One of June Sutherland's books is GRIST TO THE MILL

And what follows is a summary of what you will find there.

The adventure of wheat breeding.

The science of wheat-breeding before the days of copyright and intellectual property rights was an open process beyond the borders of nations.

Australia’s place in the world as major wheat exporter grew out of the initiative of one man, William Farrer, experimenting on 3 acres on his farm. From here, between 1886 and 1906 a world-wide-network of scientific gardeners with whom he exchanged seeds and from whom he sought advice. Here he developed a methodology of plant breeding for creating new varieties of wheat which would be rust and drought resistant and produce a good loaf of bread.

Dr Nathan Cobb, an American recruited to the new Department of Agriculture in New South Wales in 1890, began to co-operate with Farrer. He went to live with his family on Farrer’s farm for six weeks in the summer of 1892-93 so that he could work beside Farrer photographing as the wheats were harvested and noting the careful detailed notes which were recorded on each one.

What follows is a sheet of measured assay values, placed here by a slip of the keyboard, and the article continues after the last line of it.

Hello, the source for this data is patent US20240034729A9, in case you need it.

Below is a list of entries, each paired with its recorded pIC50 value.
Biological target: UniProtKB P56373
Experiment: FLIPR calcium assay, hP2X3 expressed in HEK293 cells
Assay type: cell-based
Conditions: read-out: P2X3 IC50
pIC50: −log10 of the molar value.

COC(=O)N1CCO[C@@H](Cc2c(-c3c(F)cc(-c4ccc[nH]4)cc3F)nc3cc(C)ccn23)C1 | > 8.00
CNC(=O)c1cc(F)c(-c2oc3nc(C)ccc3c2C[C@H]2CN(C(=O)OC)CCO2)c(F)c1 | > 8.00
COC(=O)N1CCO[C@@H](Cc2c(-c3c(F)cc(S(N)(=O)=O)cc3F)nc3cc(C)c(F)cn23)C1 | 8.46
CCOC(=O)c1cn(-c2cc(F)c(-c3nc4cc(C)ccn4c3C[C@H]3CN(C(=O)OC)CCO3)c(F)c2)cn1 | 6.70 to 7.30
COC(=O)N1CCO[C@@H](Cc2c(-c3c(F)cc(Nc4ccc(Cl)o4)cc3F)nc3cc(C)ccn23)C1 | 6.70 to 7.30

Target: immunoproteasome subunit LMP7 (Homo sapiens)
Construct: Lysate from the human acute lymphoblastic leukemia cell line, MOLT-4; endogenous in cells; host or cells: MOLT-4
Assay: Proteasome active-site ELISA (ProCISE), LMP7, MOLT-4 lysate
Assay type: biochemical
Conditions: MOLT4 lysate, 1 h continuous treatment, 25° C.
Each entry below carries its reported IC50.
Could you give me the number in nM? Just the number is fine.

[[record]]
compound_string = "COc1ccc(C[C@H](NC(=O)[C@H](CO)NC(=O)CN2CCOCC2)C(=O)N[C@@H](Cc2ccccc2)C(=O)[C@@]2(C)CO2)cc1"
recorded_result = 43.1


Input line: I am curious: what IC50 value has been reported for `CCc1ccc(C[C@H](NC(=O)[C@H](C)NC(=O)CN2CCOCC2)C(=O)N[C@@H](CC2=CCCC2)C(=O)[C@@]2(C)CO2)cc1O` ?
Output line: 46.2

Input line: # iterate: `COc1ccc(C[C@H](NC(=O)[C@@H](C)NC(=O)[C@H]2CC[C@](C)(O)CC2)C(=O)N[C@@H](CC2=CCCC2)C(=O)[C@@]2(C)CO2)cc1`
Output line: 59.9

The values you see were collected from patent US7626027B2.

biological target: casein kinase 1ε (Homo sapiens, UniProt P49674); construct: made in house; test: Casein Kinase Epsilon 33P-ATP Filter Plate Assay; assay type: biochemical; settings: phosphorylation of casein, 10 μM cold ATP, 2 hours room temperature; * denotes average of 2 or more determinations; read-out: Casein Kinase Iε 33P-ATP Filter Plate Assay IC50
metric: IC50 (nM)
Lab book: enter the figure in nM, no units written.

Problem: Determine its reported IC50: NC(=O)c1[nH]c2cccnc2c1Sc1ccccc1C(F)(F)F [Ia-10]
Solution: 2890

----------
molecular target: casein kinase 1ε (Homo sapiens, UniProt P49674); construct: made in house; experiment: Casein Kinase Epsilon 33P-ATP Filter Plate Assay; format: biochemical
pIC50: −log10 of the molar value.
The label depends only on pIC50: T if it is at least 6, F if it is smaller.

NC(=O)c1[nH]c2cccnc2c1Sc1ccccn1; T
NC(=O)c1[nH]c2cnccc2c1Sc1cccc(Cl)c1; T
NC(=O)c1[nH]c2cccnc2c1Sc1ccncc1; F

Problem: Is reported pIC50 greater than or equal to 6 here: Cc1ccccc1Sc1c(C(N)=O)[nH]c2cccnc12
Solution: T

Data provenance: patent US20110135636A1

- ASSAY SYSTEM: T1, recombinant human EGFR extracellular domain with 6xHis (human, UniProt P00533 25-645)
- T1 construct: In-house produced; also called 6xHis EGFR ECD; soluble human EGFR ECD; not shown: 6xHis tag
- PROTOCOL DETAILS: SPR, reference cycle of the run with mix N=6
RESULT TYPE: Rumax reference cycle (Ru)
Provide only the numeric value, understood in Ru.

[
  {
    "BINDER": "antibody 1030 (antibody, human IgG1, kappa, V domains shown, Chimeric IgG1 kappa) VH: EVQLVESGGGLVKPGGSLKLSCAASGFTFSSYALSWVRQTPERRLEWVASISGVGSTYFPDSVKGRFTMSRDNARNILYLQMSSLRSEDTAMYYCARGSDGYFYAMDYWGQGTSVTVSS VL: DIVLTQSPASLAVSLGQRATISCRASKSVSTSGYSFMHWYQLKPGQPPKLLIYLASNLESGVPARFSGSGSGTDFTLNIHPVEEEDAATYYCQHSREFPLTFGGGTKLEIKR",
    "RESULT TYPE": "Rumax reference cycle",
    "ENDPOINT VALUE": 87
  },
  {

By 1897 The Department of Agriculture built Cobb a laboratory to his specifications to house his microscopes and photography materials. F.B. Guthrie the chemist worked with both men developing a testing mill to select the best variety for the commercial mills.

Farrer’s most famous wheat, Federation, was used in many places in the world and became the foundation stock for many more improved varieties.

This book is available from me for $AUD30 (includes GST, postage and handling).